THE ATTORNEY GENERAL was never shown a copy of an alternative proposal for changing copyright law in Ireland, Sean Sherlock has said.
One of the two TDs who drafted the alternative guidelines has said she was disappointed that the AG had not seen the proposal for a statutory instrument, which had the support of a number of internet website owners and was significantly different to the one signed by the government earlier this year.
At a discussion on Ireland’s copyright laws in Dublin this afternoon, junior minister Sean Sherlock also said that he is willing to change the legislation on copyright depending on the outcome of consultation with the public and representative bodies.
Sherlock told the audience at the Science Gallery that he believes some of the criticism around copyright law is based on general anti-government sentiment, saying:
It’s clear that people are pissed off with us as a government.
Sherlock had originally pulled out of the Digital Rights Forum discussion saying he would not share a stage with Simon McGarr, who was involved in setting up the StopSOPAIreland petition. He agreed to attend the debate last night.
“I’m man enough when I make a bad decision to review it and reverse it if necessary,” Sherlock told the audience.
In an at times heated debate, Sherlock called for a consensus-driven debate on copyright. He encouraged internet users with opinions on the matter to fill in the online questionnaire launched last month as part of his department’s review of Irish copyright law.
Sherlock said that the questionnaire being conducted by the independent Copyright Review Committee will form the basis for how the internet is legislated for in Ireland in the future. He said that issues such as a possibly copyright council and rules around fair usage will be discussed.
“There’s a little bit of a philosophical debate as well because we have to ask ourselves what kind of internet do we want, or how we can remove any barriers to innovation,” the junior minister told the audience.
(Simon McGarr speaking at the Digital Rights Forum discussion in Dublin’s Science Gallery today. Photo: Christine Bohan)
“This doesn’t work… and it won’t work”
Tom Murphy, co-founder of boards.ie, criticised the junior minister and the government for the recent government instrument on copyright, saying it was vague in the extreme and extremely problematic for many websites in Ireland.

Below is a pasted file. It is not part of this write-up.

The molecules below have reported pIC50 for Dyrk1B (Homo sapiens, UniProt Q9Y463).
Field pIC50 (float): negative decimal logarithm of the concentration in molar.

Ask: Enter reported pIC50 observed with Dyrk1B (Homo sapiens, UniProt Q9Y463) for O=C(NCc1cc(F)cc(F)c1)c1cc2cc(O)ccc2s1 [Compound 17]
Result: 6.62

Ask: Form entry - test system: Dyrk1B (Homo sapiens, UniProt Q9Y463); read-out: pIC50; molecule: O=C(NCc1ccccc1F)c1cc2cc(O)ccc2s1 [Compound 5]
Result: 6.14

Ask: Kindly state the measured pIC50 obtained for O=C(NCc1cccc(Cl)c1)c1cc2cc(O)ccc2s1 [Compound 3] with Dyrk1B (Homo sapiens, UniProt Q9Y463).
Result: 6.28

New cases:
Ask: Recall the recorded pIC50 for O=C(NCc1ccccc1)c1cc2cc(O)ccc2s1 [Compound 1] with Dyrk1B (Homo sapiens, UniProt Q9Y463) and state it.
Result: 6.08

Murphy said the current situation was comparable to a bank prosecuting the roads authority because its roads were used by a getaway driver after a robbery. He told the audience:
This doesn’t work, It hasn’t worked anywhere else, and it won’t work here.
He described the current situation facing many websites as ‘Schrodinger’s Law’, saying that the law around copyright on websites doesn’t seem to exist until it has been observed by a judge.
On the issue of illegal downloading, Murphy told the audience that internet service providers were unlikely to cut off customers’ internet access for online piracy.
He pointed out that Eircom had sent warning letters to 29,000 customers in an effort to curb illegal downloading. . One hundred customers had had their internet access cut off for one week, and twelve were at the stage where they could be cut off permanently.
Solicitor Simon McGarr, who organised the petition against the government copyright legislation, said that members of the public need to be involved in the ongoing consultation and urged people to make a submission.
Paul Durrant of the ISPAI, which represents internet service providers in Ireland, said that the recent statutory instrument signed by the government needs to be clarified instead of being decided on a case by case basis at the courts.
Tone of the debate
Sean Sherlock also criticised some of the tone of the debate around copyright, telling some critics to “park the egos” and get involved in a consensus-driven debate:
I think the debate so far perhaps has been one where we’ve all had the swords drawn and maybe now we need to put the swords back into the scabbards and see how we can move on in this debate.